There might have been fireworks, flags, parades and celebrations, but it was a hot and dark 4th of July for many living in the heart of the mighty United States of America.
Meanwhile, more bad news emerged not only for those in Washington, D.C., but for all Americans and maybe for everybody in the world. The International Monetary Fund has warned that tax hikes and spending cuts are putting the U.S. economy at risk and that the country could be pushed back into recession; the annual review of the U.S. economy adds that this could also be a devastating blow to the world economy.
While slashing its forecast on global growth, the IMF
also lowered its estimate of U.S. growth for this year from 2.1 percent to 2.0 percent. This might seem like a marginal cut, but when the size of the U.S. economy is considered, it is an important discount. For the time being, the forecast for the next year is even a negative figure. It is quite interesting to observe that after many months, the IMF
pointed to the European problem as a global risk and a threat to the U.S. economy but is now suggesting that a potential U.S. recession poses a threat to Europe.
Last month in the Financial Times, Martin Wolf asked a very interesting question: “Is the future role of the United States in its own hands?” The answer is also quite interesting: “Yes, but only up to a point; the United States can control what it does, but it can not control what others do.” Is this conjecture true?
After the Soviet empire collapsed, a new wave of sympathy for the United States was awakened. However, after people soon grasped that the United States had become the only superpower, the old-fashioned allergy against America’s supremacy began to spread again among Europeans.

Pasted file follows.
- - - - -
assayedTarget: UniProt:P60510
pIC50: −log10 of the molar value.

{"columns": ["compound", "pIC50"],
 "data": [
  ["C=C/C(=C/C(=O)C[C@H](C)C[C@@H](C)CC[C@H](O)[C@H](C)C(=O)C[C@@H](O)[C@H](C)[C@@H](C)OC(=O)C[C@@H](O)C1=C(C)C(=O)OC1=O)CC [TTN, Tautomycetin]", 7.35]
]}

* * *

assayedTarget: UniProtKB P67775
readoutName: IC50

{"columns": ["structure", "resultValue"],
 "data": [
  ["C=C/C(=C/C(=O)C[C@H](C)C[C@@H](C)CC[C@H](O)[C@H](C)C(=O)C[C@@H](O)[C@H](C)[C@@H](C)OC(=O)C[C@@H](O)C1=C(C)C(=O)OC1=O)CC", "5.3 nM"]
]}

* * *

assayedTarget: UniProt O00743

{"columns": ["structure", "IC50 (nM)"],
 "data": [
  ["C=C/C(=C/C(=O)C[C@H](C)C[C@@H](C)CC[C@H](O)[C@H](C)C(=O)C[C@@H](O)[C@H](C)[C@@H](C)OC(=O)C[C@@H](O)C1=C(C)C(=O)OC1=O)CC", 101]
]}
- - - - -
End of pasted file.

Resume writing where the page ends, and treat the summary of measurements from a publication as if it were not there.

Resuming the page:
But contrary to its traditional and historical efforts to try to reduce this allergy, U.S. administrations over the past decade appeared to choose to stay passive or even act to create the impression that they did not care. As a result, a new sympathy stemming from Sept. 11 began to erode again. The recent crisis that started in the United States magnified the negative views of American
financial and even political institutions.
For some Americans, all these matters might not be very important. At least their country, in spite of the recent crisis, is still a superpower that does not need anybody’s sympathy. However, the problems in the world economy and world politics, coupled with bloody wars in various parts of the world that do not seem to be nearing any end, show that the reality is quite different.
In every country – a superpower is no exception – it is acceptable that domestic political, social and economic problems such as poverty and unemployment are the priority. Around 45 million Americans are living below the poverty line. It means that 15 percent of the total population is poor and getting poorer according to statistical estimates. The reason for the recent deterioration in income distribution is obviously the rise in unemployment.
Nobody can underestimate the importance of the political pressure created by these problems on the American
administration during an election year. However, lessons from history show that even a superpower cannot solve all problems, even some domestic ones, without worldwide cooperation. To listen only to the ideas of familiar circles while underestimating the wisdom of that which is unfamiliar is unwise.
The 21st century might not be the “era of a diminished superpower” as Martin Wolf indicated in his column. However, Americans must now comprehend what the former chairman of the Federal Reserve Bank, Alan Greenspan, said years ago, namely, that the United States of America
is no longer an oasis of prosperity or a shelter for refugees who are seeking help to solve their financial troubles.
Nevertheless, even when the IMF, as well as some important institutions, makes pessimistic projections for the American
economy, a majority of the business world remain more optimistic for next year based on their experiences on past post-election periods.